How to Choose a Home Computer
The top performers in our review are HP ENVY 750, the Gold Award winner; Acer Aspire TC, the Silver Award winner; and Dell XPS 8900, the Bronze Award winner. Here’s more on choosing a home computer to meet your needs, along with detail on how we arrived at our ranking of 10 products.
All of the home computers we reviewed are desktop computers that cost less than $1,000 and come ready to use out of the box. These computers are the traditional image of a desktop computer for your home. They can handle a wide variety of tasks, including word processing and playing media, and usually last between three and five years without too much slowdown or any errors. Many computers require extra equipment, including a mouse, keyboard and monitor, although some computers come with those. You should also look into adding on speakers and a webcam to get the most out of the machine.
The best home computers have strong processors, large hard drives and plenty of RAM so you can perform most common tasks with your computer. You can surf the web, stream media or run office software. Some people like to buy home computers as an inexpensive entry point for a new high-end computer, and most of these PC computers are easy to upgrade simply by opening the case and installing new components on your own. However, if you want a computer that’s ready for your whole family to use right out of the box, the computers on our lineup have a great range of features and functionality.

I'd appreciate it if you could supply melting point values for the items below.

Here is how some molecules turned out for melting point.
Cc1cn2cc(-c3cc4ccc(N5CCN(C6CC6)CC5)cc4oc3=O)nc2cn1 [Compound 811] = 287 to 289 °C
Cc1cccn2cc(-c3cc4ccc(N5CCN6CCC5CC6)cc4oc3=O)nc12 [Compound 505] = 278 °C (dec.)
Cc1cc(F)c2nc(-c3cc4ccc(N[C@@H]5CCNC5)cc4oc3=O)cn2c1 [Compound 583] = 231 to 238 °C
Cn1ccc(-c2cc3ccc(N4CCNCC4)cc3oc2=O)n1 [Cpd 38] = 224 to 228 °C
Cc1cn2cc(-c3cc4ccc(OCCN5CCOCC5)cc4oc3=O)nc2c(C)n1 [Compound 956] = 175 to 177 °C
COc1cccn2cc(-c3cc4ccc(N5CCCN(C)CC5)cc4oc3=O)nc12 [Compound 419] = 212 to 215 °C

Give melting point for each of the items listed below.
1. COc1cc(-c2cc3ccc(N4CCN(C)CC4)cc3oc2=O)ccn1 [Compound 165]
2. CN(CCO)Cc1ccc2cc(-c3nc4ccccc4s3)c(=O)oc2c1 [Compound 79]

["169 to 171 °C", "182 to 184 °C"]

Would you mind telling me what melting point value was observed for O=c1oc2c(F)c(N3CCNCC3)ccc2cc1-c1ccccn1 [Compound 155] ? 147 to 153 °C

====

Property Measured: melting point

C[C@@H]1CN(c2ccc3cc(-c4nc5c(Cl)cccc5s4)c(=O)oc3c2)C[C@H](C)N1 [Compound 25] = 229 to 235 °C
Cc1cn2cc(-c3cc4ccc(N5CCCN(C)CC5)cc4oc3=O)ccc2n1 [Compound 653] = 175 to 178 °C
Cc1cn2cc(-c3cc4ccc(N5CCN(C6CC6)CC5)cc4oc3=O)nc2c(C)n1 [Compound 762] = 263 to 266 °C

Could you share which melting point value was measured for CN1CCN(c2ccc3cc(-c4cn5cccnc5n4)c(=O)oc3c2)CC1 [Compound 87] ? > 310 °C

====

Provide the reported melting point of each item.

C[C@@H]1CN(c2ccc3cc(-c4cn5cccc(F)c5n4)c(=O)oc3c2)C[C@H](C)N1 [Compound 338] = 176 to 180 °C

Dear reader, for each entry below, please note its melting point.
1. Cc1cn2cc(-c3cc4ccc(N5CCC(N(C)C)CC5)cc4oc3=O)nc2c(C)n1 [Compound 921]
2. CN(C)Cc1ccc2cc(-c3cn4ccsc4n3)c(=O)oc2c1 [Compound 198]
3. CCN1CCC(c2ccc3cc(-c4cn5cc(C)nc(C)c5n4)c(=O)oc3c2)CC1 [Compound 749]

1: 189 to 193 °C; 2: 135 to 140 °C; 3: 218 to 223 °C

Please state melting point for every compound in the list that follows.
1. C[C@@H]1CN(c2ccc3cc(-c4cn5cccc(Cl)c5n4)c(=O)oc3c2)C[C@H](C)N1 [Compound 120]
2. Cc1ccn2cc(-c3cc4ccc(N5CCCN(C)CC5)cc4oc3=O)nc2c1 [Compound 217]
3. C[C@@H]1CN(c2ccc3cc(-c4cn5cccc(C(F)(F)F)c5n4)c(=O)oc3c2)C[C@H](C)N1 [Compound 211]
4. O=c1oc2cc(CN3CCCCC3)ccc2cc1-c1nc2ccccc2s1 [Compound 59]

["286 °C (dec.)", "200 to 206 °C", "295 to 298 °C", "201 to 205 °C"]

If you’re unsure if a home computer is the right fit for your household, consider some of your other options. If you want to save space or simply bypass the hassle of buying and connecting extra peripherals, all-in-one PCs usually cost more but contain all of the components inside the monitor. Multimedia computers connect to your home’s main entertainment hub and store movies and music. Lastly, offices with stationary work spaces need business computers, which can network and handle a variety of professional tasks. We also have several articles about the best home computers to help you learn more.
Home Computers: What We Tested, What We Found
It is rare to find a proprietary computer component, so when evaluating computers, it’s easy to see which electronics the desktop uses and how well they perform. We looked to our sister site, Tom’s Hardware, to compare the best processors and graphics units. We also used average user-tested scores assembled by Passmark – an independent, third-party evaluation organization – to find specific benchmarking information on some of the mid- to high-level processors found in these computers.